Over a 5th of the world’s population is logging in to YouTube—despite scandals

At YouTube’s annual Brandcast event, the king of online video touted its reach and new celebrity-fueled projects as reasons why advertisers should invest their dollars with the Web instead of television. According to CEO Susan Wojcicki, YouTube now has 1.8 billion monthly logged-in viewers. Considering that number doesn’t take into account viewers who simply go to YouTube to watch videos without logging in, it means YouTube’s reach continues to grow despite recent controversies surrounding its creators and how the site treats potentially offensive content.

Wojcicki didn’t go into detail about any of YouTube’s recent content issues, but she did highlight the importance of facing the challenges that come with such a vast, open platform. It’s incredibly important to me and to everyone at YouTube that we grow responsibly,” Wojcicki said. “There isn’t a playbook for how open platforms operate at our scale. But the way I think about it, is it’s critical that we are on the right side of history.”

Wojcicki announced that YouTube aims to have more than 10,000 human moderators looking at “violative” content on the platform. In recent months, YouTube has added more humans to its moderation team, hoping to supplement the machine learning technology it uses to moderate the content on its site. These changes came as YouTube placed new restrictions on creators that are allowed to monetize content through YouTube’s Partner Program, and as the company added new details to its content policies in order to flesh out the definitions of what it considers offensive and inappropriate content.

Ever since the ad-pocalypse over a year ago, YouTube has been forced to continuously address its content problems to appease advertisers. When advertisers discovered their ads running over terroristic, salacious, and inappropriate videos, many pulled away from YouTube and took their dollars with them. While monitoring billions of hours of video is no small feat, the more that YouTube can say it is doing to cleanse its monetizable content, the better.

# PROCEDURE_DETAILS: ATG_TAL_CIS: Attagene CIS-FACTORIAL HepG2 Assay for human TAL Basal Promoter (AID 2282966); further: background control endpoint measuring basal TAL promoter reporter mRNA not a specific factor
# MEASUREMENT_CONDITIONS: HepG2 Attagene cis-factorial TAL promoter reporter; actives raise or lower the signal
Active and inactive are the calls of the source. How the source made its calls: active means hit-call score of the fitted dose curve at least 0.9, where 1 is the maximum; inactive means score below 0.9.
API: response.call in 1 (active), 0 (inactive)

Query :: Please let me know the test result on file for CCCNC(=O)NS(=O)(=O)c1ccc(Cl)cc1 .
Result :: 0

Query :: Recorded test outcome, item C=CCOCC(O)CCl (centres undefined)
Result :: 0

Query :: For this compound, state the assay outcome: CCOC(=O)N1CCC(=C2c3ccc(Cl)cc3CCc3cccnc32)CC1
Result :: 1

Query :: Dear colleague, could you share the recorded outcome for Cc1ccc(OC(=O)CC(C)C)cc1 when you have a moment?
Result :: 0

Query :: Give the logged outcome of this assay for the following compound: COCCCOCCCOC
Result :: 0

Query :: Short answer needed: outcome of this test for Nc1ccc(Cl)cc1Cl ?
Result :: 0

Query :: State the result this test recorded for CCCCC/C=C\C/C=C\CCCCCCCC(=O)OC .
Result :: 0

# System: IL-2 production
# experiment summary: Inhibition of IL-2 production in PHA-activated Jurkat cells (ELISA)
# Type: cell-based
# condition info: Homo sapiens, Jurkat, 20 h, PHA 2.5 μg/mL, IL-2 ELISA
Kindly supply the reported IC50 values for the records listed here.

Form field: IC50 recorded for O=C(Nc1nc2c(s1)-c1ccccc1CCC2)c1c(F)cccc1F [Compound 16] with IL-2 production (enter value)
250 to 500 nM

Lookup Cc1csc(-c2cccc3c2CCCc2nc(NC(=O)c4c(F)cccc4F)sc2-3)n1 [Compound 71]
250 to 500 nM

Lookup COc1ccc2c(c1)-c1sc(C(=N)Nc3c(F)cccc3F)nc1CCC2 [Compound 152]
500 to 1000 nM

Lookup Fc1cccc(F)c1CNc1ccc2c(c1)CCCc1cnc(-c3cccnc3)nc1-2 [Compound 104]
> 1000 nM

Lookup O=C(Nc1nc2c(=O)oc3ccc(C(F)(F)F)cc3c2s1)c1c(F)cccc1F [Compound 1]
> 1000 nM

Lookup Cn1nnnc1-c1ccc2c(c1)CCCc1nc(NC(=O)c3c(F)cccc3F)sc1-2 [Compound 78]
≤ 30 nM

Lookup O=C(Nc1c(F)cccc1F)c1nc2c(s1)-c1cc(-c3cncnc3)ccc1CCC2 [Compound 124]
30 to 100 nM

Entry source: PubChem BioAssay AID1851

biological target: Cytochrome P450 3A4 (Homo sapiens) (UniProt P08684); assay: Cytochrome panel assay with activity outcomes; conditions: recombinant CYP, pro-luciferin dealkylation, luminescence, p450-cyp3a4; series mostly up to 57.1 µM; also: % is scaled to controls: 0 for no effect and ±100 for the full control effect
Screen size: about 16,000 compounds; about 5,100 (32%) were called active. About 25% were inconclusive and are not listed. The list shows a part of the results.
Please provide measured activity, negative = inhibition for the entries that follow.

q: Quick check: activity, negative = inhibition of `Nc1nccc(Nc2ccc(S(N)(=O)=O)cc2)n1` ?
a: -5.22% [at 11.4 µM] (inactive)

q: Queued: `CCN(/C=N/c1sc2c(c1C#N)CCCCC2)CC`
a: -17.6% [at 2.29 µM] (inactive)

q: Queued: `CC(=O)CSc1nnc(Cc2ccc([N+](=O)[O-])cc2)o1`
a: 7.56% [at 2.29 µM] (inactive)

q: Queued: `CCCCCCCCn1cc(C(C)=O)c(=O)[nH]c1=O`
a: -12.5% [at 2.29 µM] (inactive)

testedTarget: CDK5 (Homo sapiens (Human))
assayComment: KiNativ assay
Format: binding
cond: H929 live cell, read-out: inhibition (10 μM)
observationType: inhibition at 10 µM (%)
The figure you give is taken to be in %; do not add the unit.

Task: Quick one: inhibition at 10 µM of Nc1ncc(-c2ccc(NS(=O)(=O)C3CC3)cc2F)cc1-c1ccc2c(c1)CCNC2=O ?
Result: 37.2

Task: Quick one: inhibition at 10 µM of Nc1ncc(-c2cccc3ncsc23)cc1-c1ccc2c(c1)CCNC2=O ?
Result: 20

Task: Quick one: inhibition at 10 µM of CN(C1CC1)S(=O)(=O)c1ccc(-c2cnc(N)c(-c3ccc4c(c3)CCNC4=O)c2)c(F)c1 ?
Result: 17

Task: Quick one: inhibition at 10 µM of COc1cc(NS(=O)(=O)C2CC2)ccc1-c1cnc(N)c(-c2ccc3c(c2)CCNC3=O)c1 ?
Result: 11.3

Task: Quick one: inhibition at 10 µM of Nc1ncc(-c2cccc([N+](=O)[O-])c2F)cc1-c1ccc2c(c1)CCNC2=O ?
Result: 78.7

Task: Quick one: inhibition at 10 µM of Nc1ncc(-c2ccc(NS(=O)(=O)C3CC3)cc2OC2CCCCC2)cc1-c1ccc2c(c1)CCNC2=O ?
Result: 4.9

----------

Upping the star-power

YouTube continued another part of its strategy by announcing new celebrity content partnerships. Arguably the most peculiar and dramatic collaboration is with Will Smith—YouTube will live stream the actor bungee-jumping from a helicopter over the Grand Canyon on Smith’s 50th birthday in a few months on September 25.

In addition, YouTube signed deals with the NBA and LeBron James to air a docu-series dubbed about high school basketball players on the NBA’s YouTube channel. Youtube also snagged a deal with star Priyanka Chopra for a show called  in which the actress asks people from around the world for their best advice. The company also renewed a few of its celebrity-driven, ad-supported shows announced last year, including Kevin Hart’s comedy-fitness reality show.

The company’s increased moderation and celebrity collaborations are undoubtably meant to show advertisers that the online video site is just as appealing, if not more so, than traditional television. Highly produced content like celebrity collaborations give advertisers mostly clean and buzzy content to support, while YouTube also benefits from its creators who carry their own audiences—many of which are millions strong. Only two YouTube homegrown creators gave speeches at Brandcast—Anna Akana and Tyler Oakley—both of whom emphasized how YouTube gives them a platform to reach a wide variety of viewers, as well as a space for them to be creative.

However, Brandcast is an event for advertisers, and it appeared YouTube leaned more heavily on its high-profile partnerships than it did last year. In addition to all the new celebrity-driven content coming to the platform soon, YouTube announced that it renewed its Coachella live stream rights for another three years. Also, for the first time, YouTube will make ad inventory on all official music videos on the site available through Google Preferred, its top-tier advertising platform. That means advertisers looking to buy into Google’s premium ad platform have much more content to choose from on YouTube, and it should all be content that gleans millions of views fairly quickly.

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